Garnica, et al., v. Laboratory Corporation of America Holdings

Filing 18

MEMORANDUM and ORDER signed by Senior Judge Morrison C. England, Jr. on 9/7/2021 GRANTING 10 Motion to Dismiss with leave to amend. Not later than 20 days following the date this Memorandum and Order is electronically filed, Plaintiffs may, but are not required to, file an amended complaint. If no amended complaint is timely filed, this action will be deemed dismissed with prejudice upon no further notice to the parties. (Huang, H)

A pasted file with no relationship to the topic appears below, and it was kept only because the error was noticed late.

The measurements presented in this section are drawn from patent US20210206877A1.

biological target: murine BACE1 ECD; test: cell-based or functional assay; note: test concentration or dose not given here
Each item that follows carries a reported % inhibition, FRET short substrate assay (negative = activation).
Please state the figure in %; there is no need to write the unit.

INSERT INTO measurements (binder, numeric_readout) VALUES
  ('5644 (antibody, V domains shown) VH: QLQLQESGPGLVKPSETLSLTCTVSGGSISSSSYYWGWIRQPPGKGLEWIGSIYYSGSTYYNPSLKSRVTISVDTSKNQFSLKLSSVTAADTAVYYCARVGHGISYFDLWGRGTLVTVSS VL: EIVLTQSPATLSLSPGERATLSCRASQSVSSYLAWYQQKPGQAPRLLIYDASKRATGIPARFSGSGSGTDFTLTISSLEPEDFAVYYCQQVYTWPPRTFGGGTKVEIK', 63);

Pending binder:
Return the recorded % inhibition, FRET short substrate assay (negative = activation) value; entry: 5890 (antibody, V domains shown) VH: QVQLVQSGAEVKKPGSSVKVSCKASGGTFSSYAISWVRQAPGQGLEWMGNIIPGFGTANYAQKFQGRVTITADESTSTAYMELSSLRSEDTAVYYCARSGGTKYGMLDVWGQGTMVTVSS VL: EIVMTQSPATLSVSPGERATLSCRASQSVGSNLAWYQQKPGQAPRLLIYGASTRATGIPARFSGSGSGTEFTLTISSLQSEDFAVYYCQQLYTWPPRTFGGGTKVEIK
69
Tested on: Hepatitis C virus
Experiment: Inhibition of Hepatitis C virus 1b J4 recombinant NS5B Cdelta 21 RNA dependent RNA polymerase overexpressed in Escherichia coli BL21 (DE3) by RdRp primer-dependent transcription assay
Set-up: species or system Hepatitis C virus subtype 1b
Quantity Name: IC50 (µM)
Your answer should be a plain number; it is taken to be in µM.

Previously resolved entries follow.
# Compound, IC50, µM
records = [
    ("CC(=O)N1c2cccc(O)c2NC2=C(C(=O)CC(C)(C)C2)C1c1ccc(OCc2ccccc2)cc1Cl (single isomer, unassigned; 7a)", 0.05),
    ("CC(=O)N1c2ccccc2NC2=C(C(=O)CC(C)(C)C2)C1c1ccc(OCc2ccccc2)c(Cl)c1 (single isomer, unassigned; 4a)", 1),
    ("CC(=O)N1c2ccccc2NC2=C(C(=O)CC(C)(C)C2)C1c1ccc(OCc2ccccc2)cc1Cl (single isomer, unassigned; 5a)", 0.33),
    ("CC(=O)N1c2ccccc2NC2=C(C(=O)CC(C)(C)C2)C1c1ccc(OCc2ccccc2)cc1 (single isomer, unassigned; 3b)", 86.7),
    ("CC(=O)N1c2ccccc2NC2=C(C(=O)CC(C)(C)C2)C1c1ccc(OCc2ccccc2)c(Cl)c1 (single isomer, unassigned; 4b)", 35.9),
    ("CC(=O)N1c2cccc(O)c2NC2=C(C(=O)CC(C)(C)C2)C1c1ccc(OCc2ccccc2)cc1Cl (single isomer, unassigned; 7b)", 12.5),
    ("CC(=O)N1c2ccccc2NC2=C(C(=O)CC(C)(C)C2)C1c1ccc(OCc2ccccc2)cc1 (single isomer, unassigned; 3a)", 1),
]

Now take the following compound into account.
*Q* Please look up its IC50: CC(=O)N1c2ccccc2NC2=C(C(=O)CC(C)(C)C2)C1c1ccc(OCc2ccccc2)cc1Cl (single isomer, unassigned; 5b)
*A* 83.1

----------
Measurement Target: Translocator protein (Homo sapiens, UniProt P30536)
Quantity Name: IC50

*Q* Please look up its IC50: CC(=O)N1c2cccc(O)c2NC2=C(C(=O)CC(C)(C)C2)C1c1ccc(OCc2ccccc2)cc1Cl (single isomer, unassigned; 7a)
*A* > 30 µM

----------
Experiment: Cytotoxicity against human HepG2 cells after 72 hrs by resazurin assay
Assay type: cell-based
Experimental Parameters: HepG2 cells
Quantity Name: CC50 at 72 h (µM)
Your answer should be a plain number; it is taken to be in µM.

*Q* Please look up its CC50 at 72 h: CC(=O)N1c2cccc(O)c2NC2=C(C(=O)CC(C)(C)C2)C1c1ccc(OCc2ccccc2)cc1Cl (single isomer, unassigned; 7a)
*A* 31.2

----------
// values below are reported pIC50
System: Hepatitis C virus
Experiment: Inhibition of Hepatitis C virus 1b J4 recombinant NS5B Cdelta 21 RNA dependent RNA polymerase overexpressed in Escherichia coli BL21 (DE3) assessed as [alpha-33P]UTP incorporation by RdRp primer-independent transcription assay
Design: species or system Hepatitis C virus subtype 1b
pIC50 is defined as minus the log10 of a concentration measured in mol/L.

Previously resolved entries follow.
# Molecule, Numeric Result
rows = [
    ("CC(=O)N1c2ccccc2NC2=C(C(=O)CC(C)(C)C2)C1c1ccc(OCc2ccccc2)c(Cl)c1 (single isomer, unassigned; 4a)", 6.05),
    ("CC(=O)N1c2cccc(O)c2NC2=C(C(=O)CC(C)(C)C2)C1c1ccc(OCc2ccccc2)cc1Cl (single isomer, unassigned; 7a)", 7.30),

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Case 2:20-cv-02411-MCE-CKD Document 18 Filed 09/07/21 Page 1 of 4 1 2 3 4 5 6 7 UNITED STATES DISTRICT COURT 8 EASTERN DISTRICT OF CALIFORNIA 9 10 CATARINA GARNICA, et al., 11 12 13 14 No. 2:20-cv-02411-MCE-CKD Plaintiffs, MEMORANDUM AND ORDER v. LABORATORY CORPORATION OF AMERICA HOLDINGS, Defendant. 15 16 17 Through this action, Plaintiffs Catarina Garnica, Vanessa Singh, and Albert 18 Garnica (collectively “Plaintiffs”) seek to recover damages from Defendant Laboratory 19 Corporation of America Holdings (“Defendant”) for negligence, res ipsa loquitur, and 20 breach of contract based on the allegedly flawed processing and reporting, by 21 Defendant, of court-ordered paternity test results during state custody proceedings. 22 Presently before the Court is Defendant’s Motion to Dismiss, made pursuant to Federal 23 Rule of Civil Procedure 12(b)(6), for failure to state a viable claim. Defendant asserts 24 the case is barred by California’s litigation privilege, as codified by California Civil Code 25 § 47. ECF No. 10. Defendant’s Motion is GRANTED with leave to amend. 1 26 27 28 Because oral argument would not have been of material assistance, the Court ordered this matter submitted on the briefs. See E.D. Cal. Local Rule 230(g). 1 1 Case 2:20-cv-02411-MCE-CKD Document 18 Filed 09/07/21 Page 2 of 4 1 ANALYSIS 2 On a motion to dismiss for failure to state a claim under Federal Rule of Civil 3 Procedure (“FRCP”) 12(b)(6), all allegations of material fact must be accepted as true 4 and construed in the light most favorable to the nonmoving party. Cahill v. Liberty Mut. 5 Ins. Co., 80 F.3d 336, 337-38 (9th Cir. 1996). Rule 8(a)(2) “requires only ‘a short and 6 plain statement of the claim showing that the pleader is entitled to relief’ in order to ‘give 7 the defendant fair notice of what the . . . claim is and the grounds upon which it rests.’” 8 Bell Atl. Corp. v. Twombly, 550 U.S. 544, 555 (2007) (quoting Conley v. Gibson, 9 355 U.S. 41, 47 (1957)). A complaint attacked by a Rule 12(b)(6) motion to dismiss 10 does not require detailed factual allegations. However, “a plaintiff’s obligation to provide 11 the grounds of his entitlement to relief requires more than labels and conclusions, and a 12 formulaic recitation of the elements of a cause of action will not do.” Id. (internal citations 13 and quotation marks omitted). A court is not required to accept as true a “legal 14 conclusion couched as a factual allegation.” Ashcroft v. Iqbal, 556 U.S. 662, 678 (2009) 15 (quoting Twombly, 550 U.S. at 555). “Factual allegations must be enough to raise a right 16 to relief above the speculative level.” Twombly, 550 U.S. at 555 (citing 5 Charles Alan 17 Wright & Arthur R. Miller, Federal Practice and Procedure § 1216 (3d ed. 2004) (stating 18 that the pleading must contain something more than “a statement of facts that merely 19 creates a suspicion [of] a legally cognizable right of action”)). 20 Furthermore, “Rule 8(a)(2) . . . requires a showing, rather than a blanket 21 assertion, of entitlement to relief.” Twombly, 550 U.S. at 555 n.3 (internal citations and 22 quotation marks omitted). Thus, “[w]ithout some factual allegation in the complaint, it is 23 hard to see how a claimant could satisfy the requirements of providing not only ‘fair 24 notice’ of the nature of the claim, but also ‘grounds’ on which the claim rests.” Id. (citing 25 Wright & Miller, supra, at 94, 95). A pleading must contain “only enough facts to state a 26 claim to relief that is plausible on its face.” Id. at 570. If the “plaintiffs . . . have not 27 nudged their claims across the line from conceivable to plausible, their complaint must 28 be dismissed.” Id. However, “[a] well-pleaded complaint may proceed even if it strikes a 2 Case 2:20-cv-02411-MCE-CKD Document 18 Filed 09/07/21 Page 3 of 4 1 savvy judge that actual proof of those facts is improbable, and ‘that a recovery is very 2 remote and unlikely.’” Id. at 556 (quoting Scheuer v. Rhodes, 416 U.S. 232, 236 3 (1974)). 4 A court granting a motion to dismiss a complaint must then decide whether to 5 grant leave to amend. Leave to amend should be “freely given” where there is no 6 “undue delay, bad faith or dilatory motive on the part of the movant, . . . undue prejudice 7 to the opposing party by virtue of allowance of the amendment, [or] futility of the 8 amendment . . . .” Foman v. Davis, 371 U.S. 178, 182 (1962); Eminence Capital, LLC v. 9 Aspeon, Inc., 316 F.3d 1048, 1052 (9th Cir. 2003) (listing the Foman factors as those to 10 be considered when deciding whether to grant leave to amend). Not all of these factors 11 merit equal weight. Rather, “the consideration of prejudice to the opposing party . . . 12 carries the greatest weight.” Id. (citing DCD Programs, Ltd. v. Leighton, 833 F.2d 183, 13 185 (9th Cir. 1987)). Dismissal without leave to amend is proper only if it is clear that 14 “the complaint could not be saved by any amendment.” Intri-Plex Techs. v. Crest Group, 15 Inc., 499 F.3d 1048, 1056 (9th Cir. 2007) (citing In re Daou Sys., Inc., 411 F.3d 1006, 16 1013 (9th Cir. 2005); Ascon Props., Inc. v. Mobil Oil Co., 866 F.2d 1149, 1160 (9th Cir. 17 1989) (“Leave need not be granted where the amendment of the complaint . . . 18 constitutes an exercise in futility . . . .”)). All of Plaintiffs’ claims are foreclosed by California’s litigation privilege. See 19 20 Falcon v. Long Beach Genetics, Inc., 224 Cal. App. 4th 1263 (4th Dist. 2014) (applying 21 the privilege to challenges to court-ordered paternity test under materially analogous 22 circumstances). Indeed, even Plaintiffs concede that Falcon is fatal to their negligence 23 /// 24 /// 25 /// 26 /// 27 /// 28 3 Case 2:20-cv-02411-MCE-CKD Document 18 Filed 09/07/21 Page 4 of 4 1 and res ipsa loquitur claims. See Opp., ECF No. 16, at 4-5. 2 Moreover, the Court is 2 persuaded that the privilege extends to Plaintiffs’ breach of contract claims as well. The 3 basis of the breach of contract and negligence claims is precisely the same. Those 4 contract claims are thus barred with Plaintiffs’ negligence claims. 3 See Feldman v. 1100 5 Park Lane Assoc., 160 Cal. App. 4th 1467, 1497 (finding breach of contract claims 6 subject to the litigation privilege when “[t]he same communicative conduct formed the 7 basis for the tort and breach of contract causes of action”); McNair v. City and County of 8 San Francisco, 5 Cal. App. 5th 1154, 1172 (1st Dist. 2016) (“[I]t is the gravamen of the 9 cause of action rather than its designation that is controlling.”). 10 11 CONCLUSION 12 For the reasons just stated, Defendant’s Motion to Dismiss (ECF No. 10) is 13 GRANTED with leave to amend. Not later than twenty (20) days following the date this 14 Memorandum and Order is electronically filed, Plaintiffs may, but are not required to, file 15 an amended complaint. If no amended complaint is timely filed, this action will be 16 deemed dismissed with prejudice upon no further notice to the parties. 17 18 IT IS SO ORDERED. Dated: September 7, 2021 19 20 21 22 23 24 25 26 27 28 In an attempt to save those claims, Plaintiffs nonetheless make two unpersuasive arguments. First, they contend that applying the litigation privilege in the context of court-ordered paternity proceedings, when it would not apply to bar challenges to privately requested testing, violates the Equal Protection Clause of the United States Constitution. Plaintiffs cite no authority for this proposition, do not explain how litigants in court proceedings where paternity tests are ordered are similarly situated to private individuals seeking to obtain testing on their own, or make clear how making such a distinction fails rational basis review. This argument is thus rejected. Second, Plaintiffs contend this Court should follow authority from outside of this circuit construing statutes from other states to argue that California’s litigation privilege should not apply. Given the irrelevance of that authority, this argument is also not well taken. 2 3 Regardless, the Court is not convinced that Plaintiffs were owed a duty of care or were thirdparty beneficiaries to any contract between Defendant and the county. See, e.g., Falcon, 224 Cal. App. 4th at 1270 n.5 (observing that the trial court had concluded that those plaintiffs failed to show the laboratory owed them a duty of care or that plaintiffs were intended third-party beneficiaries). 4